There are two reasons for this, I suppose. My studio is small, and many things have to be moved about in order to access the press, clear adequate tabletop space, and find places for the prints to dry. So, it makes sense not to have to do this too often. The other reason is that once I start, I have a hard time stopping!

I also began cutting out parts of monoprints and collaging them onto other pieces, similar to the technique I used to create my Transformation series. Confession: I am not a purist! Mixed media is just that, so whatever I could do to get the images I wanted was fair game. I did a lot of experimenting to figure out what would work.

mixed media art piece of sad mermaid on beach

Mermaid's Lament (above) is a recently re-worked piece that incorporates a considerable amount of collage. The entire mermaid figure and all of the leaves/flowers are glued on. The piece at the top of this post, Subterranean Angel, also includes some collage elements.

Purpose vs. Providence

You may wonder if my monotypes are planned in advance with a particular idea in mind, or are they pretty spontaneous and random? The answer is: D) all of the above, and everything in between. 

painting of one-winged girl holding onto tree in wind

The piece above, Troubled Skies, is an example of one that was planned. I did the landscape monotype, complete with windy sky, having in mind the figures I would add. I recently reworked it, changing and repainting the figures in gouache this time, and making other changes as well. The two pieces below, The Speed of Darkness (below left), and The Falling Sky (below right), were done roughly the same way (though not re-worked).

toddler and magical crows mixed media art

painting of woman with egg in strange landscape

Unplanned Inspiration

monoprint of magical spirit and bird in marsh

On the other end of the planned-to-random spectrum is a newly completed piece, Maid of the  Marsh (above). Toward the end of a long printing session, on the back of a print I didn't like, I just threw all of the leftover, squished plant matter. I paid no attention at all to arrangement, just put it through the press several times. It looked like a jumble of weeds in a wild thicket. For a long time I had no idea what to do with it.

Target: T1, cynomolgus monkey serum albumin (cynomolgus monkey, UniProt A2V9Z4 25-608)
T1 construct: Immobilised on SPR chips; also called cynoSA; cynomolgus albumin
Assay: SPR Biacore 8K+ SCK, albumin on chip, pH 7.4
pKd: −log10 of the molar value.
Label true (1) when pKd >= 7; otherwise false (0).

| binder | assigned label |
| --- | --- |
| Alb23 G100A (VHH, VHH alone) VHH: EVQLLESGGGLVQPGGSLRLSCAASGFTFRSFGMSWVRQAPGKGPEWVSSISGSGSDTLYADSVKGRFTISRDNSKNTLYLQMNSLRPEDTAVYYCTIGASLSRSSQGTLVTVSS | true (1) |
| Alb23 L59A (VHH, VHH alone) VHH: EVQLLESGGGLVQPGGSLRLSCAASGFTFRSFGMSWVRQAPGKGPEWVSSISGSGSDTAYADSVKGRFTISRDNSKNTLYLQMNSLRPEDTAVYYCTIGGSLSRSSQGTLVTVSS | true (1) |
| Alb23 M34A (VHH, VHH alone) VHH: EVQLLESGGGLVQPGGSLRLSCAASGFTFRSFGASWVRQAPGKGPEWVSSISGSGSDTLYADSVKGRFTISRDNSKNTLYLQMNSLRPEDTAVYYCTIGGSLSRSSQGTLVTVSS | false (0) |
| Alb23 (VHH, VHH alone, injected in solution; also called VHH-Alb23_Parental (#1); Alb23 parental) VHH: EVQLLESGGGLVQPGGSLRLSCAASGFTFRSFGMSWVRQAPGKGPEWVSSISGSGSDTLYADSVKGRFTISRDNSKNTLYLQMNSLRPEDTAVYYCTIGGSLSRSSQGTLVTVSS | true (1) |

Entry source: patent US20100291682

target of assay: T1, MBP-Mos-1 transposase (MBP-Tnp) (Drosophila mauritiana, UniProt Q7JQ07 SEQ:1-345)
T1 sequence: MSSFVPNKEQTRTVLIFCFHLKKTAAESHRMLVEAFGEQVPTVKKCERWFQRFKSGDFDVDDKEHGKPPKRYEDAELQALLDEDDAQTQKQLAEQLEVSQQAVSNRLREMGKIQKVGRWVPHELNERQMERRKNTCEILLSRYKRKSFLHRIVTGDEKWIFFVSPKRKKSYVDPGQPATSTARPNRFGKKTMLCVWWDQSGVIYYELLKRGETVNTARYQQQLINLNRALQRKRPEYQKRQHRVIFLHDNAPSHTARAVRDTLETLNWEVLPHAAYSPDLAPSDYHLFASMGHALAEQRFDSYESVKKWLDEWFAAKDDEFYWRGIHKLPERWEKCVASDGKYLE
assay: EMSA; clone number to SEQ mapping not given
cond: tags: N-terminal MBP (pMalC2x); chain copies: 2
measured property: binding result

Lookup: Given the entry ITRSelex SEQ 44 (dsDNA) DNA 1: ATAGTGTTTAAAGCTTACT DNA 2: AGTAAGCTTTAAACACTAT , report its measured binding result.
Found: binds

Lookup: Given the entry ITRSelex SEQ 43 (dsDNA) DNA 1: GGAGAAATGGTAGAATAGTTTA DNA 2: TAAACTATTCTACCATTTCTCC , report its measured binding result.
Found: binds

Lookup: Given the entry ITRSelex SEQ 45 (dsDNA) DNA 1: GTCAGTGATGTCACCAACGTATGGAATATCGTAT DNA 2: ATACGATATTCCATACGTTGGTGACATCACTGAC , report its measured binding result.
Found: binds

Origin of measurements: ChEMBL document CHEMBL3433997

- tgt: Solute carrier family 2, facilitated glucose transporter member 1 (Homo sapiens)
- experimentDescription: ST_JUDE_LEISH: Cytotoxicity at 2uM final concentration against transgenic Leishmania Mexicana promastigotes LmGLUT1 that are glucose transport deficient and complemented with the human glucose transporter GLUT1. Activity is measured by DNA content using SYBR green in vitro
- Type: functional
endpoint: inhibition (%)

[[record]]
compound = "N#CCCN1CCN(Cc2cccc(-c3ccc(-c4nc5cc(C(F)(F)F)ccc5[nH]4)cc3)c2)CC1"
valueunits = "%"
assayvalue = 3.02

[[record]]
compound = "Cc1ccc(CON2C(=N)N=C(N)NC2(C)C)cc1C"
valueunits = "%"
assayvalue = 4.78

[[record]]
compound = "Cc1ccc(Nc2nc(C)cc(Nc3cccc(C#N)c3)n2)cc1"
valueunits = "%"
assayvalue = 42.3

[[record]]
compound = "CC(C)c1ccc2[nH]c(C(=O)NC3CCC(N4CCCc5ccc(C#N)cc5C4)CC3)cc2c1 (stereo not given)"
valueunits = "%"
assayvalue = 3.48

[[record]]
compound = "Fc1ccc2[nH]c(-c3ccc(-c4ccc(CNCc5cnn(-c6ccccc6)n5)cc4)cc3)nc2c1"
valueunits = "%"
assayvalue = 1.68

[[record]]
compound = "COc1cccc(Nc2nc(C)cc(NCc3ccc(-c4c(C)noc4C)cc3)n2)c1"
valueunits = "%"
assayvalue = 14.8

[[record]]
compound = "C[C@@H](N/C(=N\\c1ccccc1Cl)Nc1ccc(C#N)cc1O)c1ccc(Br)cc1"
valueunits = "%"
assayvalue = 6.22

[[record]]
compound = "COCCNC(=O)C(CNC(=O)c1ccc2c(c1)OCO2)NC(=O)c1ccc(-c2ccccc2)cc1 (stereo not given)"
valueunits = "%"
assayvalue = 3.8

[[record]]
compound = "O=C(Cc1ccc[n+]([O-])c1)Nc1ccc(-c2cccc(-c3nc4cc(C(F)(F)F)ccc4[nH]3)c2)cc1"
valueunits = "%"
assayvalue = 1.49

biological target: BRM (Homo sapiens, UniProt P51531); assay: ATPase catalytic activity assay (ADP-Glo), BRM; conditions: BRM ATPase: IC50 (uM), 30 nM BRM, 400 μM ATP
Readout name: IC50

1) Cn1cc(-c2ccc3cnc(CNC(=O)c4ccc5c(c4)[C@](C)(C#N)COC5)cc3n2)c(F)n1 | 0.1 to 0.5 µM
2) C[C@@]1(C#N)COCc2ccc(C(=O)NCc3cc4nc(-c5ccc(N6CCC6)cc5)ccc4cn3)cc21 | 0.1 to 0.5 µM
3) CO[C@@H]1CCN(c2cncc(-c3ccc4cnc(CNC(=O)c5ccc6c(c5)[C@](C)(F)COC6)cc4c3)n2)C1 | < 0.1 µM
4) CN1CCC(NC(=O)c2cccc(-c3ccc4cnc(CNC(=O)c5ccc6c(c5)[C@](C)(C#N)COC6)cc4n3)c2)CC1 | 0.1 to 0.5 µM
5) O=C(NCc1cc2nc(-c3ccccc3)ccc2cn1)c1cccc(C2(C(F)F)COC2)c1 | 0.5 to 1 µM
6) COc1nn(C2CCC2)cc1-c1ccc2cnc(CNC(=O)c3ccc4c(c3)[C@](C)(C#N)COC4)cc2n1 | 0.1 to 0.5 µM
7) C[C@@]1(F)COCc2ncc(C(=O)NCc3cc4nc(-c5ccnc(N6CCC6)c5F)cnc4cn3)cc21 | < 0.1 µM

Then one day, I was looking at it, and the figure just "appeared" in my mind's eye. When this happens, I feel as though it's a gift from my subconscious, the collective unconscious, the muse, or whatever you prefer to call that hidden mysterious creative power.

Only when he no longer knows what he is doing does the painter do good things. Edgar Degas

A Word About Technique

painting of sleeping goddess with plants and fish

Deep in the Sea of Dreams, monotype with mixed media on Rives BFK paper

I hope this post hasn't been too boring, and that you're not disappointed that I don't have one set, step-by-step process that I always follow. In fact, I think the main take-away here is that technique isn't everything. You may have noticed from the quotes I shared that many great artists - Degas, Pollock, Gaugin, and Renoir, to name a few - all believed that true art doesn't come from methods or techniques.

The way I look at it is this: techniques give the artist a foundation on which to build their own art-making processes. And those processes result from passion, inspiration, and the minute-by-minute problem solving that occurs during the making.

Once again, lovely people, thanks for reading my rambling, brambly thoughts. I wish you all peace, love, and art!

"In painting, as in the other arts, there's not a single process, no matter how insignificant, which can be reasonably made into a formula."                  ~ Pierre-Auguste Renoir

monoprint of plant emerging from ground